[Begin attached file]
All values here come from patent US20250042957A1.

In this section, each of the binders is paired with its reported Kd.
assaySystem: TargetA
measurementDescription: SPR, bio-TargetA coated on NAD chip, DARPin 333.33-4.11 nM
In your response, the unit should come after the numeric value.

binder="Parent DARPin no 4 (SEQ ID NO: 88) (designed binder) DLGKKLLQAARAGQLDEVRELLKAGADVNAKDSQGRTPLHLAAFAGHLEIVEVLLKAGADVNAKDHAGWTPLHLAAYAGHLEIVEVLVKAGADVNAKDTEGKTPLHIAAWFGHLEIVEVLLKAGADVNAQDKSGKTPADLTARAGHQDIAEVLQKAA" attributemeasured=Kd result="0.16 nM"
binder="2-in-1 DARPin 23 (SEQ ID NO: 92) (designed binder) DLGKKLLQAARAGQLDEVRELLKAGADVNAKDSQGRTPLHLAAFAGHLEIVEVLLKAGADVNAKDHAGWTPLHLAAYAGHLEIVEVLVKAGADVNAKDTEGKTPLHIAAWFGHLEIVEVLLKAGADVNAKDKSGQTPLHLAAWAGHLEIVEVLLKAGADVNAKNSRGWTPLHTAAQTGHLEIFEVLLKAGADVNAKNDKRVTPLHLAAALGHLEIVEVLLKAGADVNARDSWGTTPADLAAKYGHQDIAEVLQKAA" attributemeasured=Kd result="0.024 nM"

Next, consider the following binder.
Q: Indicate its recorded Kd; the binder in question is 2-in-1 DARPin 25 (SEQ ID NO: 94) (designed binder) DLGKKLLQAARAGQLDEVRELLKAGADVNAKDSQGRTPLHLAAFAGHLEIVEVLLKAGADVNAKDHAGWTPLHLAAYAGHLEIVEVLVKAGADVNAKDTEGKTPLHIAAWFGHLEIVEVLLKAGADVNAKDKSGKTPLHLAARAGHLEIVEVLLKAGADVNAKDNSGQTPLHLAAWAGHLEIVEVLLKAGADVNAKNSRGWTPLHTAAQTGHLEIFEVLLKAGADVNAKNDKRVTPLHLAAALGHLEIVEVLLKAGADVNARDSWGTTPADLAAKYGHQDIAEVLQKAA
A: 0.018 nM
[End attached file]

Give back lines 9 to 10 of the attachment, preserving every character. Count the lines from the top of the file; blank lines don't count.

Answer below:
Q: Indicate its recorded Kd; the binder in question is 2-in-1 DARPin 25 (SEQ ID NO: 94) (designed binder) DLGKKLLQAARAGQLDEVRELLKAGADVNAKDSQGRTPLHLAAFAGHLEIVEVLLKAGADVNAKDHAGWTPLHLAAYAGHLEIVEVLVKAGADVNAKDTEGKTPLHIAAWFGHLEIVEVLLKAGADVNAKDKSGKTPLHLAARAGHLEIVEVLLKAGADVNAKDNSGQTPLHLAAWAGHLEIVEVLLKAGADVNAKNSRGWTPLHTAAQTGHLEIFEVLLKAGADVNAKNDKRVTPLHLAAALGHLEIVEVLLKAGADVNARDSWGTTPADLAAKYGHQDIAEVLQKAA
A: 0.018 nM